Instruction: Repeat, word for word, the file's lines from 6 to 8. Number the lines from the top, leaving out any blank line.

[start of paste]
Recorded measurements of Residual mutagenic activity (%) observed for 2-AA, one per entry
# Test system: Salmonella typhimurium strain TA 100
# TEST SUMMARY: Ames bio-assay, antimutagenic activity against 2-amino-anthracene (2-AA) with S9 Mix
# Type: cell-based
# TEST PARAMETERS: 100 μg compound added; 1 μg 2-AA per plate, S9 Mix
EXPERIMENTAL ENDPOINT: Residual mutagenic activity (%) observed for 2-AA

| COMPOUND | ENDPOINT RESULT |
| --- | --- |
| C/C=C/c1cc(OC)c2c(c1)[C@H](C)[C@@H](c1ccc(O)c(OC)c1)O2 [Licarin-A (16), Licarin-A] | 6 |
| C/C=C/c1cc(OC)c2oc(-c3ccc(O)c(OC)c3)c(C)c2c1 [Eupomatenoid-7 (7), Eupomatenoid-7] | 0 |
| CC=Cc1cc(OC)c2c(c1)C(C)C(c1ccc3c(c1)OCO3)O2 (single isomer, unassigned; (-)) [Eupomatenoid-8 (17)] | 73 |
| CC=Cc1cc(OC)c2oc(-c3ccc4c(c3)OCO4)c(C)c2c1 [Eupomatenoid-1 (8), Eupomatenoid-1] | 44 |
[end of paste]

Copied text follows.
EXPERIMENTAL ENDPOINT: Residual mutagenic activity (%) observed for 2-AA

| COMPOUND | ENDPOINT RESULT |
| --- | --- |